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Dobkin declined to comment for this story. Shortly after he declined, we received an email on his behalf from his PR person—Allan Mayer, the co-CEO of 42West and one of the most powerful PR men on the West Coast. (The benefit of having a billionaire owner, I guess.) Mayer sent along, as comment, two letters that Joe Ricketts had sent on the topic: one, from May 19, to New York mayor Bill de Blasio, who had asked him to recognize the union; and another that was sent to DNA-Gothamist employees on April 19, shortly after they asked for union recognition. In both, Ricketts paints himself as a job creator who has subsidized DNAinfo for years even as it failed to make a profit. He told his employees:

I understand people feel that being in a union will give you a greater voice in the company’s business decisions. I can promise you that I am doing my best to make good decisions that will help the business to succeed while treating employees fairly. As I said earlier, I care deeply about the people who work for me. But, and I realize this is not what you want to hear, as long as it’s my money that’s paying for everything, I intend to be the one making the decisions about the direction of the business.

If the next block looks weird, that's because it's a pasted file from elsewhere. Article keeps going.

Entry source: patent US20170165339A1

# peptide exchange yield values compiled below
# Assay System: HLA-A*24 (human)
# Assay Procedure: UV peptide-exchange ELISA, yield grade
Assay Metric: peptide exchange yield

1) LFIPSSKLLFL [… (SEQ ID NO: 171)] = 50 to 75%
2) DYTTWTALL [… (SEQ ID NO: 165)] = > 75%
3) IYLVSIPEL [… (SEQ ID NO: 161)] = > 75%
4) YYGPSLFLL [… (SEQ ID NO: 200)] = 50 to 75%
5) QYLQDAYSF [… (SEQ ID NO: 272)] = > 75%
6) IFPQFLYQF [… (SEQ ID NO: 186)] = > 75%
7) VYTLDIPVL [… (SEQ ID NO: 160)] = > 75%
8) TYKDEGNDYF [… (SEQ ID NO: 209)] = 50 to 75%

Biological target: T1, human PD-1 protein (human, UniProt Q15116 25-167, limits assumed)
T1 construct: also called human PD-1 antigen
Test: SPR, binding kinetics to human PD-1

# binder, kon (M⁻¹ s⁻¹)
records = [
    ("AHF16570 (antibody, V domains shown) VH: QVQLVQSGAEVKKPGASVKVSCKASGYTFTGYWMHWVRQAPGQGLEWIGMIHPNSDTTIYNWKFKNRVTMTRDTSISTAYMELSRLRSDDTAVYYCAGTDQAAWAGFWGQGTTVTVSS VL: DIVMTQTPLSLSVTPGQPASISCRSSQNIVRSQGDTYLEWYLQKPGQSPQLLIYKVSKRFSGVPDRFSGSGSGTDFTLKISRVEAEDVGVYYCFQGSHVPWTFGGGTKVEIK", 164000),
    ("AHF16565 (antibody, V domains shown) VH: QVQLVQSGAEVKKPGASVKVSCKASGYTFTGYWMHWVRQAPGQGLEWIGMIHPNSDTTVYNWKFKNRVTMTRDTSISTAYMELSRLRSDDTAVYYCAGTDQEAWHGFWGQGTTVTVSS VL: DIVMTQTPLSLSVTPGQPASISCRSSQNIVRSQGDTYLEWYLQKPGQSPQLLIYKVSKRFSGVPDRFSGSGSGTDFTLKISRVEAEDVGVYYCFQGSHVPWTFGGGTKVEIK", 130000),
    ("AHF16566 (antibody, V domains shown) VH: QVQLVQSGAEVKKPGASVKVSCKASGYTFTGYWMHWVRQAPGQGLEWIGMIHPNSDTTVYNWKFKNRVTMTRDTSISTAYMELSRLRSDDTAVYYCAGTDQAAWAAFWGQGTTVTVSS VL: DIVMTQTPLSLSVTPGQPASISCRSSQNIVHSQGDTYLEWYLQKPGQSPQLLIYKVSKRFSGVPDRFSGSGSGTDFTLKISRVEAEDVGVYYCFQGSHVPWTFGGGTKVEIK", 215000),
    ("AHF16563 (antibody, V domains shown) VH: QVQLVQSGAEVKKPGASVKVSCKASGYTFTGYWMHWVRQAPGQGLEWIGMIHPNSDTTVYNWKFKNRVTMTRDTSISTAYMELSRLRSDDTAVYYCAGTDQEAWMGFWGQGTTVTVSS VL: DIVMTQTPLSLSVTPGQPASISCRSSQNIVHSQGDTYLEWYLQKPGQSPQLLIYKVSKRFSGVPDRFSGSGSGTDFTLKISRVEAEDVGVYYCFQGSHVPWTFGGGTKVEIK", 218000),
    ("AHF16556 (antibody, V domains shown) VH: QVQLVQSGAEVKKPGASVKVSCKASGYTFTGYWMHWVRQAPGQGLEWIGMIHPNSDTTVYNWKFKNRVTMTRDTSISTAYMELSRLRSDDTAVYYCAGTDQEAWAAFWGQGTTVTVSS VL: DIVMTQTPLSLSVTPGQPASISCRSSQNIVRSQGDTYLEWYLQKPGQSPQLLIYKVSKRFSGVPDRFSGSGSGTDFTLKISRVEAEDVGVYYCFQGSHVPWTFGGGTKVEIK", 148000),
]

Until these issues arose, I always thought of DNAinfo as a united team doing something that no one else has figured out how to do: building a viable business around neighborhood news. I realize now that the layoffs made you feel like we’re not on the same side. I want you to know that I still believe we are. We’re either going to make this business successful together or we won’t. And, frankly, I’m not interested in a company with an “us” versus “them” dynamic.

This is a not-very-thinly veiled threat from the billionaire boss to close down the company if its employees unionize. It is, in other words, a great representation of the “tyrannical capitalist system” that made Jake Dobkin, just last year, urge everyone to “band together...to change the system which oppresses everyone.”

Of course, that was before there was money on the table. Now, Jake Dobkin finds himself allied with a billionaire Republican Trump donor. And all of the people who work for him find themselves waiting less and less patiently to be extended the simple courtesy of having their employer deal with them as a group, as they have asked, in accordance with the law.

When it’s all over, people remember who did what.